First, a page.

Sobering up to the math of retirement income

The traditional meme of risk sellers financial advisers is to recommend that clients hold a higher component of their savings in stocks and stock mutual funds in order to sustain desired income withdrawals through retirement. In fact this math is not sound: in reality the price that we pay for securities purchased dictates everything about the sustainability of the capital and the long-term income it is able to yield.

A 2013 study by Morningstar reviews typical planning assumptions and concludes that the commonly recommended 4% real withdrawal rate from a balanced portfolio today has less than a 50% probability of success over a 30-year period. [Truthfully there are many who use much higher withdrawal assumptions than 4%–often in the 6-10% annual withdrawal range–but the probability of achieving these higher assumptions in real life is truly de minimis.]

There are a couple of key reasons for these findings. First real returns over time usually under-perform theoretical assumptions and especially in a low rate environment where stocks and bonds at current price levels are yielding about half of the historic average since 1900. Remember “in the long run we are all dead” so the real rates that are available over 5, 10, and 20+ years in our own lifetime, are the only ones that actually matter to mere mortals.

Secondly, plopping savings into passive equity allocations at every price on assumptions that stocks always earn more than fixed income or cash equivalents is a high risk, low probability bet. For example when stocks are as over-valued as dividend paying issues generally are today, the prospective 10-year-rate of return is in the 3% per annum range–with heart-stopping volatility–far from the 8-10% a year most financial types and their clients pencil into pro forma retirement projections.

In reality, working longer where necessary, building up savings, controlling spending and avoiding large capital declines in one’s investment portfolio each market cycle are the most crucial factors to achieving retirement goals in one’s lifetime. And yet, this is precisely the thing that most investment products and managers today fail to acknowledge or address.

The Morningstar study concludes that in a properly risk-controlled asset allocation, if a person wishes to have a 90% probability of sustaining target income withdrawals over a 30-year time horizon, their initial withdrawal rate (indexed for inflation annually thereafter) should not be more than 2.7% today. This is a number I have been talking about for the past couple of years as rates and dividend yields have moved lower on rising stock and bond prices.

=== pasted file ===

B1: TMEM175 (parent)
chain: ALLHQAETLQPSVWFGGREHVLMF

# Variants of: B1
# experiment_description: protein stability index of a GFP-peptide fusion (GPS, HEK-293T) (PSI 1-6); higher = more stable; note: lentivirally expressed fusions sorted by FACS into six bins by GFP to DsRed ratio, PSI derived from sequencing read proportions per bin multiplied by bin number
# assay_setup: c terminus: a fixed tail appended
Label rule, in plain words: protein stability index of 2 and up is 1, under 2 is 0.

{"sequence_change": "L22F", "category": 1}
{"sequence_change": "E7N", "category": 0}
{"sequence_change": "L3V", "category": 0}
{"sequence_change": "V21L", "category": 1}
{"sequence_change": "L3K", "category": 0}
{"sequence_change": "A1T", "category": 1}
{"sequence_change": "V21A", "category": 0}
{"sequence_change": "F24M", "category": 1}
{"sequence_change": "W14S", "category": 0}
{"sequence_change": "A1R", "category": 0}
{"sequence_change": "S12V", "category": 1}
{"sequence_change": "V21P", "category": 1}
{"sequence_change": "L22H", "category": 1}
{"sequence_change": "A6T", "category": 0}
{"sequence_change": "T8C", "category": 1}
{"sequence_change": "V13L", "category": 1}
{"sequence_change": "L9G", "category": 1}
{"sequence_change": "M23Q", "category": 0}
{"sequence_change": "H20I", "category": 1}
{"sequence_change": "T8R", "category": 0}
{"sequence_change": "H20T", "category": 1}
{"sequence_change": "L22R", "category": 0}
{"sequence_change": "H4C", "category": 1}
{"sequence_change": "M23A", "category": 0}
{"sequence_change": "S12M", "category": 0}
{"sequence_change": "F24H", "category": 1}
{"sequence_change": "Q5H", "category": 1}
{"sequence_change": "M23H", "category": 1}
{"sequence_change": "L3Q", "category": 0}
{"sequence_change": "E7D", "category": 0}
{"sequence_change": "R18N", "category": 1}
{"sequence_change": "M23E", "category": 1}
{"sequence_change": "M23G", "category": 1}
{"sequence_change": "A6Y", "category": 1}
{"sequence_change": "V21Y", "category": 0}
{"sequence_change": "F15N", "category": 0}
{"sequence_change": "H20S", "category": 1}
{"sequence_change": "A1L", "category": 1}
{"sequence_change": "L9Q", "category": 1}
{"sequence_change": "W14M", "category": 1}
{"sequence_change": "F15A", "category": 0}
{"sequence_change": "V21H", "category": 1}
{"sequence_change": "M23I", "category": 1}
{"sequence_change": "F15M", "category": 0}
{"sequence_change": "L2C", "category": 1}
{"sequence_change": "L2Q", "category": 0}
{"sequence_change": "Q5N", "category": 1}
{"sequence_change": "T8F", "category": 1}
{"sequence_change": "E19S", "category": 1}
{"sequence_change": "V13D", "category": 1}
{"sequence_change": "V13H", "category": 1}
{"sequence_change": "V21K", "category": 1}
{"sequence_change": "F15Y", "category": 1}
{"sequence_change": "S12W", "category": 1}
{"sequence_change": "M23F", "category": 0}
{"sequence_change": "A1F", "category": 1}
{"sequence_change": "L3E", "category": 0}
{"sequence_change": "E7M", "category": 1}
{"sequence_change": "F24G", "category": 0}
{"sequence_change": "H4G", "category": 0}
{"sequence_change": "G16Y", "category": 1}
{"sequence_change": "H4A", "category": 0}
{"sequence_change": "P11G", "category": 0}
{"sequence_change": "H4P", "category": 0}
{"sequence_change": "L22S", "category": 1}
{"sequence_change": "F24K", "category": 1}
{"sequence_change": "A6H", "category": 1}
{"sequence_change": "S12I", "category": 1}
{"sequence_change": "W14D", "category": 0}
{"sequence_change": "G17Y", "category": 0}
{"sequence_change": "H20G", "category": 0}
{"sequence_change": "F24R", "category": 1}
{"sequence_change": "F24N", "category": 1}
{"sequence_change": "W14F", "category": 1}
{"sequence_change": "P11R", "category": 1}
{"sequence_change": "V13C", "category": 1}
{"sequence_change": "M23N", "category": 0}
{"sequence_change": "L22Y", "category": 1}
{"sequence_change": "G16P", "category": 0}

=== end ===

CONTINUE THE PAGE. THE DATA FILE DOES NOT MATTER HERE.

Furthermore it is important to understand that even in reaching this much more sober withdrawal level, the Morningstar assumptions require that the equity side of investment accounts average 9.77% a year going forward which they note they have lowered from more traditional expectations of 11.77%! Good luck in a secular bear environment where real returns on stocks have been negative since 2000 and prices are today back near prior cycle peaks! In order to capture reasonable compensation for equity risk in this type of investment environment, one has to have some method for selling or hedging when prices near cyclical highs, avoiding downmarket losses, and having the liquidity set aside to buy when prices are near cyclical lows. It is not easy to do, but it is not impossible so long as one is committed to a discipline that moves against conventional wisdom and the madness of crowds. Here is the revelation of the Morningstar study:

“We note the probability of success for a 4% initial withdrawal rate over a 30-year period for a 40% equity portfolio to be 48.2%,or slightly less than a coin flip. This is a considerably lower probability of success than what is noted in past research, which has tended to be above 80%. This result stems from three key differences in this study versus past studies (especially those that have used purely historical data). First, we use a model that incorporates the actual yields available to retirees today (that converges towards the long run expectation, on average). Second, we reduce the expected arithmetic return on equities by 2.0% (to 9.77%) to reflect a more realistic forecast for U.S. equities. Third, we assume a fee of 1.0% as a proxy for the asset management fees that are likely to be paid by an investor.”

Read the whole study here: Low yields and safe portfolio withdrawal rates The time to sober up is before more capital losses hit.

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